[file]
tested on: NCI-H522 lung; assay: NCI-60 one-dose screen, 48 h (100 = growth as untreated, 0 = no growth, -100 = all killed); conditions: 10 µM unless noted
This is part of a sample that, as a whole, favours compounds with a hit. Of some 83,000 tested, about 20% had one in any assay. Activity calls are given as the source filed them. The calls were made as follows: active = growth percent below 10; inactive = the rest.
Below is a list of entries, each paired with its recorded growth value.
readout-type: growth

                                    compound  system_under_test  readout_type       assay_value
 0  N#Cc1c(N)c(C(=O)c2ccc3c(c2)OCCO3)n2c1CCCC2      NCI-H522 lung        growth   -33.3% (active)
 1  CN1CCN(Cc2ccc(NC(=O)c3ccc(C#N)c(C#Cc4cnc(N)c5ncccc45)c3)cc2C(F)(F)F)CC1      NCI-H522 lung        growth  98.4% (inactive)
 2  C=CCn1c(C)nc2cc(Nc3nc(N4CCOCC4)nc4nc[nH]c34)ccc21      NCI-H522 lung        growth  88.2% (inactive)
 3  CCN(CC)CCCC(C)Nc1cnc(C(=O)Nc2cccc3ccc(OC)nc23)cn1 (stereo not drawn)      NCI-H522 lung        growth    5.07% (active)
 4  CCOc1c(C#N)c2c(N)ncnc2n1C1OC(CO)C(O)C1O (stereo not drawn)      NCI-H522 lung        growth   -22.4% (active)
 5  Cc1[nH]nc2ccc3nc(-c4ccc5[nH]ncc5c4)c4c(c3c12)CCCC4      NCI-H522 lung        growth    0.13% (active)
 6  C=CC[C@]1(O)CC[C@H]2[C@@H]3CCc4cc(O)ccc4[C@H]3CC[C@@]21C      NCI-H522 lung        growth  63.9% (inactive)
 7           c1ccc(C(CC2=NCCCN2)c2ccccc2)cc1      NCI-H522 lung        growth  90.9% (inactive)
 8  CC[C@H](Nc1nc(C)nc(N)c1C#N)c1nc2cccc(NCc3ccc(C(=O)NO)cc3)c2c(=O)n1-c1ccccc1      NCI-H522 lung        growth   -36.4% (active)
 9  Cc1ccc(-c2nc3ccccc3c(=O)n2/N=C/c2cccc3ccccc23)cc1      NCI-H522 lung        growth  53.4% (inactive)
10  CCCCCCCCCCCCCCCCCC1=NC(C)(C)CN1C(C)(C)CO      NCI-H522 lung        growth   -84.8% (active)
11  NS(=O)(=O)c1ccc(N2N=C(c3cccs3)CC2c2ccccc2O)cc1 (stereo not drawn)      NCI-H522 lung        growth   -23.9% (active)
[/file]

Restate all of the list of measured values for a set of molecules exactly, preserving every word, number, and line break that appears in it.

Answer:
tested on: NCI-H522 lung; assay: NCI-60 one-dose screen, 48 h (100 = growth as untreated, 0 = no growth, -100 = all killed); conditions: 10 µM unless noted
This is part of a sample that, as a whole, favours compounds with a hit. Of some 83,000 tested, about 20% had one in any assay. Activity calls are given as the source filed them. The calls were made as follows: active = growth percent below 10; inactive = the rest.
Below is a list of entries, each paired with its recorded growth value.
readout-type: growth

                                    compound  system_under_test  readout_type       assay_value
 0  N#Cc1c(N)c(C(=O)c2ccc3c(c2)OCCO3)n2c1CCCC2      NCI-H522 lung        growth   -33.3% (active)
 1  CN1CCN(Cc2ccc(NC(=O)c3ccc(C#N)c(C#Cc4cnc(N)c5ncccc45)c3)cc2C(F)(F)F)CC1      NCI-H522 lung        growth  98.4% (inactive)
 2  C=CCn1c(C)nc2cc(Nc3nc(N4CCOCC4)nc4nc[nH]c34)ccc21      NCI-H522 lung        growth  88.2% (inactive)
 3  CCN(CC)CCCC(C)Nc1cnc(C(=O)Nc2cccc3ccc(OC)nc23)cn1 (stereo not drawn)      NCI-H522 lung        growth    5.07% (active)
 4  CCOc1c(C#N)c2c(N)ncnc2n1C1OC(CO)C(O)C1O (stereo not drawn)      NCI-H522 lung        growth   -22.4% (active)
 5  Cc1[nH]nc2ccc3nc(-c4ccc5[nH]ncc5c4)c4c(c3c12)CCCC4      NCI-H522 lung        growth    0.13% (active)
 6  C=CC[C@]1(O)CC[C@H]2[C@@H]3CCc4cc(O)ccc4[C@H]3CC[C@@]21C      NCI-H522 lung        growth  63.9% (inactive)
 7           c1ccc(C(CC2=NCCCN2)c2ccccc2)cc1      NCI-H522 lung        growth  90.9% (inactive)
 8  CC[C@H](Nc1nc(C)nc(N)c1C#N)c1nc2cccc(NCc3ccc(C(=O)NO)cc3)c2c(=O)n1-c1ccccc1      NCI-H522 lung        growth   -36.4% (active)
 9  Cc1ccc(-c2nc3ccccc3c(=O)n2/N=C/c2cccc3ccccc23)cc1      NCI-H522 lung        growth  53.4% (inactive)
10  CCCCCCCCCCCCCCCCCC1=NC(C)(C)CN1C(C)(C)CO      NCI-H522 lung        growth   -84.8% (active)
11  NS(=O)(=O)c1ccc(N2N=C(c3cccs3)CC2c2ccccc2O)cc1 (stereo not drawn)      NCI-H522 lung        growth   -23.9% (active)